The summer sun is shining, and the breeze smells of grass and flowers. Summer has arrived!

What better way to kick off the warmest season than with a cookout, and what picnic is complete without the inclusion of everyone’s favorite natural dessert—watermelon.

Classified, surprisingly, as a vegetable by the USDA, but having many fruit-like traits watermelon has been a favored food since the time of ancient Egypt, where depictions of the plant can be found in hieroglyphs. China produces most of the world’s watermelon—about 70 million metric tons a year.

There’s more to watermelon that mere water and sugar, however. They’re also a very nutrient-dense food, and entire watermelon—rind, seeds and all—is edible. The nutritional benefits of watermelon can be surprising, especially when most consider it a simple, sweet snack, composed mostly of water. So read on and learn about 5 health benefits of watermelon.

Lots of Lycopene

Most of us have heard of the health benefits of lycopene—commonly associated with tomatoes, it’s a phytonutrient that is beneficial to our cardiovascular health, and possibly our bone health, according to recent studies. It is the substance which gives fruits and vegetables a red color, and is found in pink grapefruit, apricots, pink guavas, watermelon, and tomato products. It is a powerful antioxidant that helps protect our cells from damage, and is most well-known for stopping LDL cholesterol from being oxidized by free radicals and, consequently, turned into arterial plaque.

Watermelon is an excellent source of lycopene, with about 6,500 milligrams in half a cup, and currently, is the most common source of all dietary lycopene for Americans. The American Cancer Society does not publish a minimum recommended intake for lycopene, but it does recommend eating at least five servings of deeply colored fruits and vegetables each day to receive the health benefits of the associated antioxidants.

With watermelon being as delicious and easy to eat as it is, there’s no reason not to pile on the lycopene that gives watermelon its familiar burst of color this summer, and protect your cardiovascular system.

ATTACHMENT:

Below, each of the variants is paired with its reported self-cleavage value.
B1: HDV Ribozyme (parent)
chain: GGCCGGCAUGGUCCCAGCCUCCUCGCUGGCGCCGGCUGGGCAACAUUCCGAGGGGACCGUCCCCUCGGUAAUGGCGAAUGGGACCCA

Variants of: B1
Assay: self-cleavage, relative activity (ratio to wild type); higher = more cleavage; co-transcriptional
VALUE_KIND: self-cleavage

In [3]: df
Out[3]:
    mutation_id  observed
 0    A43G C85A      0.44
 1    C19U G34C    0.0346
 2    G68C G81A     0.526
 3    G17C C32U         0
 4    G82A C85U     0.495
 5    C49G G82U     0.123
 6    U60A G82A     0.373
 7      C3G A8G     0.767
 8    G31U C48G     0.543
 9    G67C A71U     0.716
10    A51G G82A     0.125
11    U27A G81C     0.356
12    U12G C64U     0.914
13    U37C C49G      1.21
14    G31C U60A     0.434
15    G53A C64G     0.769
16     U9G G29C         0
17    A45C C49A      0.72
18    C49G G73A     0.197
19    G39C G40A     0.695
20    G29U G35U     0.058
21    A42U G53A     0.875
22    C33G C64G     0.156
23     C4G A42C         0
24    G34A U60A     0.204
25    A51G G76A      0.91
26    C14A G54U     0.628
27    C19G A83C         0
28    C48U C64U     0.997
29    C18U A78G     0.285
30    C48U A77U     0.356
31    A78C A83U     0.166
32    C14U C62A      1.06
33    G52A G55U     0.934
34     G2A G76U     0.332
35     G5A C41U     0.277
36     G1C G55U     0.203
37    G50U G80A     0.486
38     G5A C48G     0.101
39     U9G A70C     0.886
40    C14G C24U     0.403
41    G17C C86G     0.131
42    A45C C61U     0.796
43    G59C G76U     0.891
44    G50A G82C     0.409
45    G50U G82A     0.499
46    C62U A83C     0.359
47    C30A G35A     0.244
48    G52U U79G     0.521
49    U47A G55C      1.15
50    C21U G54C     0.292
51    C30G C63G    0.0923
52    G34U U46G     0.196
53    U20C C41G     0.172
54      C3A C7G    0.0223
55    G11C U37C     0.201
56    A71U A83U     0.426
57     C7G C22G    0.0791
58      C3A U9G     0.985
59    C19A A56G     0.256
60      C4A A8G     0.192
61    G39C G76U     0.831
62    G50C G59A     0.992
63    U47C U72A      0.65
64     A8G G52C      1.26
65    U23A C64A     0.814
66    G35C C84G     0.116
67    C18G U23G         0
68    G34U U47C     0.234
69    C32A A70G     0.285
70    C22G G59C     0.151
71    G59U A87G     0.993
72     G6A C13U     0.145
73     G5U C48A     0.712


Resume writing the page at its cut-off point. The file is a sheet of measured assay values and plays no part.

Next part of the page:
Inflammation Prevention

Watermelon contains choline, a nutrient that promotes quality sleep, and that aids in functions such as muscle movement, learning, and memory. Involved in many chemical reactions in the body, it is considered an essential nutrient, and its ability to prevent many different disorders is widely documented.

Choline also acts as an anti-inflammatory. Studies show that people with diets rich in choline have the lowest levels of inflammatory markers in their blood. Inflammation—the body’s natural immune reaction—can be deadly when it becomes chronic. Chronic inflammation can lead to a variety of symptoms, some of which are brain fog, emotional imbalances, gastrointestinal problems, joint issues, and cardiovascular issues.

Watermelon is a tasty way to get more of this essential nutrient, and every part of the watermelon contains it. Keep your summer healthy by engaging in plenty of physical activity, eating a balanced diet, and incorporating plenty of inflammation-destroying choline from that refreshing slice of watermelon.


Everyone loves variety. This, however, is sometimes a problem when it comes to hydration. After a while, people get bored of water, and in the summer heat, this can be deadly. Instead, they ignore their thirst or, just as badly, drink coffee or alcohol, which can actually cause dehydration.

Some of the symptoms of dehydration are dry mouth, sleepiness, thirst, dry skin, headache, and dizziness—if you feel any of these symptoms, drink fluids immediately and get to a cooler area, if possible. If you cannot keep the fluids down, seek medical help immediately.

The great thing about watermelon, though, is that it’s a different and exciting way to get more water in your body, encouraging everyone to stay more hydrated. Made up of approximately 91.5 percent water, according to the USDA, and filled with beneficial electrolytes, watermelon is a great snack for the hottest days of summer. Watermelon cannot replace fluid consumption, but it can certainly supplement it, making it even less likely that you’ll dehydrate in the hottest months.

Lower Blood Pressure

According to an article published in the American Journal of Hypertension, watermelon has been found to significantly reduce blood pressure in overweight individuals—both at rest, and while under stress. In the study, two groups of 13 obese participants were subjected to cold temperatures, which elevates blood pressure. One group was given the amino acids L-citrulline and L-arginine, extracted from watermelon, while the other group was given a placebo.

The results showed that the watermelon extract—that watermelon, itself—has a positive effect on blood pressure, and especially so when paired with an overall healthy diet and adequate exercise.

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